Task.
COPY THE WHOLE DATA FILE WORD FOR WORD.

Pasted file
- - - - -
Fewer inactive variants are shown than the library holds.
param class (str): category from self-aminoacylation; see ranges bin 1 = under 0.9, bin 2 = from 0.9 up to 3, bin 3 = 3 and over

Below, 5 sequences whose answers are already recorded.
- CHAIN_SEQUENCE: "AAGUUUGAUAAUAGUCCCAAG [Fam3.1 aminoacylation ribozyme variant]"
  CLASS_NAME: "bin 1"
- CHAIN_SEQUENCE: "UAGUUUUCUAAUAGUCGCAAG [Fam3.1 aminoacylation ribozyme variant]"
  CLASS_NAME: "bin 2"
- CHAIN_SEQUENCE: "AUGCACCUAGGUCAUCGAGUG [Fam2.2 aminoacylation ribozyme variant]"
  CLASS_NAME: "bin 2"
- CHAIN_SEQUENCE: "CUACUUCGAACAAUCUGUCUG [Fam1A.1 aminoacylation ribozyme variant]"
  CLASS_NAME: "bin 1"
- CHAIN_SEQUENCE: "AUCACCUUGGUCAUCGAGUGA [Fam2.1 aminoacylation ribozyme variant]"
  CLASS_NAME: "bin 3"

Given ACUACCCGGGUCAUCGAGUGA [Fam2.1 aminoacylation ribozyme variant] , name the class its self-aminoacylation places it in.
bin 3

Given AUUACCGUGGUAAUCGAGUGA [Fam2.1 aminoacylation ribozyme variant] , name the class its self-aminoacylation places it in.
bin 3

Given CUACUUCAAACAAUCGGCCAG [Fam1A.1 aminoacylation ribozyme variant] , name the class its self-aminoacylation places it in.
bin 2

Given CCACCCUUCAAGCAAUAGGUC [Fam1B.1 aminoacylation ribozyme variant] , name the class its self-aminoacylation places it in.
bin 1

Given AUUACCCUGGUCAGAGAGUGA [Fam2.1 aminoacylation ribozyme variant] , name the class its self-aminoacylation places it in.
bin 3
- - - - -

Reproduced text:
Fewer inactive variants are shown than the library holds.
param class (str): category from self-aminoacylation; see ranges bin 1 = under 0.9, bin 2 = from 0.9 up to 3, bin 3 = 3 and over

Below, 5 sequences whose answers are already recorded.
- CHAIN_SEQUENCE: "AAGUUUGAUAAUAGUCCCAAG [Fam3.1 aminoacylation ribozyme variant]"
  CLASS_NAME: "bin 1"
- CHAIN_SEQUENCE: "UAGUUUUCUAAUAGUCGCAAG [Fam3.1 aminoacylation ribozyme variant]"
  CLASS_NAME: "bin 2"
- CHAIN_SEQUENCE: "AUGCACCUAGGUCAUCGAGUG [Fam2.2 aminoacylation ribozyme variant]"
  CLASS_NAME: "bin 2"
- CHAIN_SEQUENCE: "CUACUUCGAACAAUCUGUCUG [Fam1A.1 aminoacylation ribozyme variant]"
  CLASS_NAME: "bin 1"
- CHAIN_SEQUENCE: "AUCACCUUGGUCAUCGAGUGA [Fam2.1 aminoacylation ribozyme variant]"
  CLASS_NAME: "bin 3"

Given ACUACCCGGGUCAUCGAGUGA [Fam2.1 aminoacylation ribozyme variant] , name the class its self-aminoacylation places it in.
bin 3

Given AUUACCGUGGUAAUCGAGUGA [Fam2.1 aminoacylation ribozyme variant] , name the class its self-aminoacylation places it in.
bin 3

Given CUACUUCAAACAAUCGGCCAG [Fam1A.1 aminoacylation ribozyme variant] , name the class its self-aminoacylation places it in.
bin 2

Given CCACCCUUCAAGCAAUAGGUC [Fam1B.1 aminoacylation ribozyme variant] , name the class its self-aminoacylation places it in.
bin 1

Given AUUACCCUGGUCAGAGAGUGA [Fam2.1 aminoacylation ribozyme variant] , name the class its self-aminoacylation places it in.
bin 3